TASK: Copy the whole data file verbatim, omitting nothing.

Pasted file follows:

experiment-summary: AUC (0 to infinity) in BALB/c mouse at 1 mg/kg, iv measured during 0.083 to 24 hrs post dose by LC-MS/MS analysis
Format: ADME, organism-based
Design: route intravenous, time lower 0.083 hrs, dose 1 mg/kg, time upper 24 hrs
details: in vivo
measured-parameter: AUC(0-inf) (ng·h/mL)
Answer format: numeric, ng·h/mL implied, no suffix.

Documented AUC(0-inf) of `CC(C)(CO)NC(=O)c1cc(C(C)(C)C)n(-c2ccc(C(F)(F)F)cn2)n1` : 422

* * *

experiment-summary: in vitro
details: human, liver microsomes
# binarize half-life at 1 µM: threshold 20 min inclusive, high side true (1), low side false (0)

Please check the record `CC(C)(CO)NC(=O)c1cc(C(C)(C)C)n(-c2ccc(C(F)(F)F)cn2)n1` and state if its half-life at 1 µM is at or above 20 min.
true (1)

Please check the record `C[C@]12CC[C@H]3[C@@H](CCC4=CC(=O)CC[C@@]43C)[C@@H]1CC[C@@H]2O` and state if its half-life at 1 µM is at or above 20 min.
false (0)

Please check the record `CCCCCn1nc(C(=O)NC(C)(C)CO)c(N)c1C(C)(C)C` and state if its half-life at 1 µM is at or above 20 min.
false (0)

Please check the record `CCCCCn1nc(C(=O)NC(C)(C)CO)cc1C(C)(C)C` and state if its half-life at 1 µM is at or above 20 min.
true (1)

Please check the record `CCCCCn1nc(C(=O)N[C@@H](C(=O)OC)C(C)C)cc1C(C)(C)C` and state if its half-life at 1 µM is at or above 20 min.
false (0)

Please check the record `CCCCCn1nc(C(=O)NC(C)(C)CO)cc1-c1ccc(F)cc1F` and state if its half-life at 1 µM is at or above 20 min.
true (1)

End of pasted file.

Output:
experiment-summary: AUC (0 to infinity) in BALB/c mouse at 1 mg/kg, iv measured during 0.083 to 24 hrs post dose by LC-MS/MS analysis
Format: ADME, organism-based
Design: route intravenous, time lower 0.083 hrs, dose 1 mg/kg, time upper 24 hrs
details: in vivo
measured-parameter: AUC(0-inf) (ng·h/mL)
Answer format: numeric, ng·h/mL implied, no suffix.

Documented AUC(0-inf) of `CC(C)(CO)NC(=O)c1cc(C(C)(C)C)n(-c2ccc(C(F)(F)F)cn2)n1` : 422

* * *

experiment-summary: in vitro
details: human, liver microsomes
# binarize half-life at 1 µM: threshold 20 min inclusive, high side true (1), low side false (0)

Please check the record `CC(C)(CO)NC(=O)c1cc(C(C)(C)C)n(-c2ccc(C(F)(F)F)cn2)n1` and state if its half-life at 1 µM is at or above 20 min.
true (1)

Please check the record `C[C@]12CC[C@H]3[C@@H](CCC4=CC(=O)CC[C@@]43C)[C@@H]1CC[C@@H]2O` and state if its half-life at 1 µM is at or above 20 min.
false (0)

Please check the record `CCCCCn1nc(C(=O)NC(C)(C)CO)c(N)c1C(C)(C)C` and state if its half-life at 1 µM is at or above 20 min.
false (0)

Please check the record `CCCCCn1nc(C(=O)NC(C)(C)CO)cc1C(C)(C)C` and state if its half-life at 1 µM is at or above 20 min.
true (1)

Please check the record `CCCCCn1nc(C(=O)N[C@@H](C(=O)OC)C(C)C)cc1C(C)(C)C` and state if its half-life at 1 µM is at or above 20 min.
false (0)

Please check the record `CCCCCn1nc(C(=O)NC(C)(C)CO)cc1-c1ccc(F)cc1F` and state if its half-life at 1 µM is at or above 20 min.
true (1)